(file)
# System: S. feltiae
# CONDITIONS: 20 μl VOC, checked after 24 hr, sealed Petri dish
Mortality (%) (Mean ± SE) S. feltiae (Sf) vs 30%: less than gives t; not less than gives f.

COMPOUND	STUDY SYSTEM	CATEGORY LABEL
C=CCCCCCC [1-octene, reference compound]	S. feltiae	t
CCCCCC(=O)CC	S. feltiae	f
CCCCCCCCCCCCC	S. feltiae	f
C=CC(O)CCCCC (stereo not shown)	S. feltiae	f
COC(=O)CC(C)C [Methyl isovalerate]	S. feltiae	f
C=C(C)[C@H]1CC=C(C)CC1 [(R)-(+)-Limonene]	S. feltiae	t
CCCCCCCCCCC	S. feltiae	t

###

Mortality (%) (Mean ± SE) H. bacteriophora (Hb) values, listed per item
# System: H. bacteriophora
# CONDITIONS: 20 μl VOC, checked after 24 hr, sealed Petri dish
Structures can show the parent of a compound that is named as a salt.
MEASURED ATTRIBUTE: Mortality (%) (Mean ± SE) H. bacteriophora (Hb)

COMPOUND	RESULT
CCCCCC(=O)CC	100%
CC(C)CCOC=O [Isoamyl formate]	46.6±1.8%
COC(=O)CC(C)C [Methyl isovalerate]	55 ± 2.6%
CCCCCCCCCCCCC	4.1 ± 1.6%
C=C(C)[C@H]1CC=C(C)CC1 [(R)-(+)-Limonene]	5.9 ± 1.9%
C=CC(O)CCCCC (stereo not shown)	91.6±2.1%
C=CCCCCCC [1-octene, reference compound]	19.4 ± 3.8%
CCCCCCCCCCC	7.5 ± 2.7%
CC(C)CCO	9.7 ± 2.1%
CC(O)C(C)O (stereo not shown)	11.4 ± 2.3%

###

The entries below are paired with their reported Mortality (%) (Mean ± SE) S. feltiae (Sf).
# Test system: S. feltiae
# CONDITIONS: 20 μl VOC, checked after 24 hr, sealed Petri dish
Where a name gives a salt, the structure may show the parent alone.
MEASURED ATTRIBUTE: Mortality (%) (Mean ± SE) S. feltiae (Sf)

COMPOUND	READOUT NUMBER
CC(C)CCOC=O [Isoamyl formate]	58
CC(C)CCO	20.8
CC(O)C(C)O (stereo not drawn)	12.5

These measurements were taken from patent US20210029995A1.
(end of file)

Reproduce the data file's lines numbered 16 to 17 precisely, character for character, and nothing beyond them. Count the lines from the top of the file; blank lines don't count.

Structures can show the parent of a compound that is named as a salt.
MEASURED ATTRIBUTE: Mortality (%) (Mean ± SE) H. bacteriophora (Hb)